Several of my guy friends relate to that feeling of no matter what you do, it’s not going to be good enough — the idea of being cast as the permanent schlub in the marital story. That definitely seems to hit a nerve. And for women, that idea of constantly needing to be in charge of everything definitely seems to click. Some men think Amy’s the greatest and think she’s completely within her rights to do what she does, and they would have done it too. It’s funny to see what triggers people.
Women are too often depicted as detrimentally controlling. But aren’t we all controlling in certain aspects? Why are women the ones who get the blame when it comes to marital problems? They don’t. Not always. But they always seem to when discussed from a male perspective.
One could take the perspective that Amy Dunn is actually a strong woman because she was able to mastermind a masterful kidnapping-murder and frame her lying, cheating, no good husband. But halfway through the charade, Nick goes on TV and suddenly becomes sympathetic when he admits to his extramarital affair, apologizing and (appearing) sincere, which turns him into a media darling. If Amy were truly a strong woman, she would have just left his cheating ass and took him for every dime he wasn’t worth, since every single possession they had was in her name. She would have come out top. But the high road is a road women don’t often take in the media, who often depict women as scheming and manipulative instead of straightforward. Amy’s actions made her look like more a coldhearted shrew than I’ve ever seen in a film. In fact, films like Julia Roberts’ 1991 film Sleeping With the Enemy and Ashley Judd’s 1999 triumph Double Jeopardy, which are similar in tone and subject matter, are decidedly more feminist and forward-thinking, showcasing how women pulled themselves up from rock-bottom patriarchal relationships to come savvy, no-frills heroines.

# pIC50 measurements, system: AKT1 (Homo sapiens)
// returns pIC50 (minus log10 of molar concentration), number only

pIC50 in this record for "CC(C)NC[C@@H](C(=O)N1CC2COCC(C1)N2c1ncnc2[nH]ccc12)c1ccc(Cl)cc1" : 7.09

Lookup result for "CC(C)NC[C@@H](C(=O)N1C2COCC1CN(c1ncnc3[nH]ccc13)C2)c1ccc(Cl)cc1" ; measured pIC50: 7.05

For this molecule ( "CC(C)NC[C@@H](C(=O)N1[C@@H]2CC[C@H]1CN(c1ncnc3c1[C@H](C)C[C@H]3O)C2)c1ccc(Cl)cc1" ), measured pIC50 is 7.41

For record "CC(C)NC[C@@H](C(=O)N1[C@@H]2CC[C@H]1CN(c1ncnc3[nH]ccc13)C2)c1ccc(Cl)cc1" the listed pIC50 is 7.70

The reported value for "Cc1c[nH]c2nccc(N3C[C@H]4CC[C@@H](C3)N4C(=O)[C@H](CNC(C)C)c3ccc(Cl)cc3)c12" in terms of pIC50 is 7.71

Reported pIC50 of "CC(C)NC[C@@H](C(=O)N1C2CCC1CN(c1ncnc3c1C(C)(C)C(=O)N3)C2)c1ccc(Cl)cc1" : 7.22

Those films bookended the 90s. It’s now 2014.
Can we separate art/entertainment from political statement? Sure. Should we? No, not when we live in a patriarchal society where issues like equal pay are still valid concerns.
It’s so important to be aware of this because, like Amy said in Gone Girl, “the more you think you see, the easier it’ll be to fool you” — a line that resonates with the need for media literacy in a time where media is literally everywhere we turn.
Also, I think it’s important to note that so much of media is still very white-washed, and that doesn’t go unnoticed in Gone Girl, despite Tyler Perry as the suave, savvy lawyer who represents Nick Dunn.
Last week at The New School (my alma mater!), Laverne Cox of Orange is the New Black sat down with author/feminist/social activist bell hooks for hooks week-long residency to discuss feminism in popular culture and the intersection of racism and homophobia in a world run by a white patriarchal society. One of my favorite parts of the discussion comes after Laverne talks about the fears associated with speaking out about these issues because we live in a white patriarchal society, but that there is a necessity to do so. hooks then says: